They create too many possible exit points for a function. To write correct code, you really have to think about every possible code path through your function. Every time you call a function that can raise an exception and don't catch it on the spot, you create opportunities for surprise bugs caused by functions that terminated abruptly, leaving data in an inconsistent state, or other code paths that you didn't think about.
A better alternative is to have your functions return error values when things go wrong, and to deal with these explicitly, no matter how verbose it might be.
It is funny how people think that the important thing about exceptions is handling them. In a well-written application there's a ratio of ten to one, in my opinion, of try finally to try catch. In the finally, you protect yourself against the exceptions, but you don't actually handle them. ... because in a lot of cases, people don't care. They're not going to handle any of these exceptions. There's a bottom level exception handler around their message loop. That handler is just going to bring up a dialog that says what went wrong and continue. The programmers protect their code by writing try finally's everywhere, so they'll back out correctly if an exception occurs, but they're not actually interested in handling the exceptions. (quotes re-arranged for my emphasis)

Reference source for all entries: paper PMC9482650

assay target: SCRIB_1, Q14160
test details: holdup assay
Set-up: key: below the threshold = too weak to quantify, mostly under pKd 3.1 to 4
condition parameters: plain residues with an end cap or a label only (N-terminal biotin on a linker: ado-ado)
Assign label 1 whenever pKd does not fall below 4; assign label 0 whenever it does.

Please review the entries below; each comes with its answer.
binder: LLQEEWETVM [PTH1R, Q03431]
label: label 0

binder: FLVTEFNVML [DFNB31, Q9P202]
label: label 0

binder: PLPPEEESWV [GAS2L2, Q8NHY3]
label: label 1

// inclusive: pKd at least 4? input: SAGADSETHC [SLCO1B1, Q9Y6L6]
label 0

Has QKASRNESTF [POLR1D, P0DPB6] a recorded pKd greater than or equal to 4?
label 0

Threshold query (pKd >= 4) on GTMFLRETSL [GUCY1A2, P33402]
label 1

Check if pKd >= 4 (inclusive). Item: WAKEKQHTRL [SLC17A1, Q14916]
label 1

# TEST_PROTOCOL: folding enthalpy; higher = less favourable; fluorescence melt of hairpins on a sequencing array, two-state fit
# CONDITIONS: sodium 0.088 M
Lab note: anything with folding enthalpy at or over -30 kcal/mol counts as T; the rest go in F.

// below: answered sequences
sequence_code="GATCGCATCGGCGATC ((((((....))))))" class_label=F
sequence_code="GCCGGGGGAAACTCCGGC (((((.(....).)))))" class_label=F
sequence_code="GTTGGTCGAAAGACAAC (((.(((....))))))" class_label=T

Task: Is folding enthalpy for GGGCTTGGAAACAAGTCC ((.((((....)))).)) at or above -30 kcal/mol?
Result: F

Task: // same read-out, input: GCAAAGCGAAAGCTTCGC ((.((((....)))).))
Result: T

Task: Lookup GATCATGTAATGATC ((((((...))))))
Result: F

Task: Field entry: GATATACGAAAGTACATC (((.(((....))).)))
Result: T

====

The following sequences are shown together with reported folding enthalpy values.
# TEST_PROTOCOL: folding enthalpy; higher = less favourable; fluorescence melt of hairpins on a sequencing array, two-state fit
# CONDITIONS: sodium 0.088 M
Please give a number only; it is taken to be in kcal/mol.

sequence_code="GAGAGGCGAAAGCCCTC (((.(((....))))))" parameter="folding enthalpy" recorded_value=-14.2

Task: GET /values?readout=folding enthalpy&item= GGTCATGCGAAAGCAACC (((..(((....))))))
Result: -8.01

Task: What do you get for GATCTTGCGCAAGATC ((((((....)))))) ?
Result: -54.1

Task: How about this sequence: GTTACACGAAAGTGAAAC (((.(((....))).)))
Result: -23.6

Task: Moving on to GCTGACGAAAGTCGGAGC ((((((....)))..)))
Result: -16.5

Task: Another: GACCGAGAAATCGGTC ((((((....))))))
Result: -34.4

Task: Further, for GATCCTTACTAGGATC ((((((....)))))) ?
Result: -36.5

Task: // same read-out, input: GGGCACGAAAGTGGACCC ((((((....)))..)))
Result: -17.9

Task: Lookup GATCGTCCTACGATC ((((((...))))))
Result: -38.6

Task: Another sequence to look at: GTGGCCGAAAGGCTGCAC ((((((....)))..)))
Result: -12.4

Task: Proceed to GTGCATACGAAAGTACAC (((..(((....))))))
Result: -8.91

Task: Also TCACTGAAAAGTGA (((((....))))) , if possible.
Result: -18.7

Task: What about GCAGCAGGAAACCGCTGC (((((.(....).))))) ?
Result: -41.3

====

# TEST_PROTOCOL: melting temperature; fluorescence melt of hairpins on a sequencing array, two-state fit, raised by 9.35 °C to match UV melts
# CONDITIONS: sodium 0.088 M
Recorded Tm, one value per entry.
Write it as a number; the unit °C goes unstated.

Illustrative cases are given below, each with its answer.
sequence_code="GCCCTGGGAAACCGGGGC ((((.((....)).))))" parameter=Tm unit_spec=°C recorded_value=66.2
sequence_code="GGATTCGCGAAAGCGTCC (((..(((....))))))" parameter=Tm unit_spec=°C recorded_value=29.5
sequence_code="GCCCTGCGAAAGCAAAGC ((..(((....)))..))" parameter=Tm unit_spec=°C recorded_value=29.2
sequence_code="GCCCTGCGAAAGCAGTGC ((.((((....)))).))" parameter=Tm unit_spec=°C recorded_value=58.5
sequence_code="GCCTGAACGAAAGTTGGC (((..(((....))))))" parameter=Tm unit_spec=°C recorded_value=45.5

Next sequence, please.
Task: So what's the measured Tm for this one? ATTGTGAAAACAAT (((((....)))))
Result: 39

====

The title of the [prior] article was a reference to a specific code snippet that I copied from a book, where the book's author claimed that the code he presented was “cleaner and more elegant”. I was pointing out that the code fragment was not only cleaner and more elegant, it was also wrong.
You can write correct exception-based programming.
Mind you, it's hard.
It's easy to write bad code, regardless of the error model.
It's hard to write good error-code-based code since you have to check every error code and think about what you should do when an error occurs.
It's really hard to write good exception-based code since you have to check every single line of code (indeed, every sub-expression) and think about what exceptions it might raise and how your code will react to it. (In C++ it's not quite so bad because C++ exceptions are raised only at specific points during execution. In C#, exceptions can be raised at any time.)
In practice, I've never really worried about it and simply fallen in line with how Anders describes the world and it seems to work out fine, but that's not to say I know what I'm doing.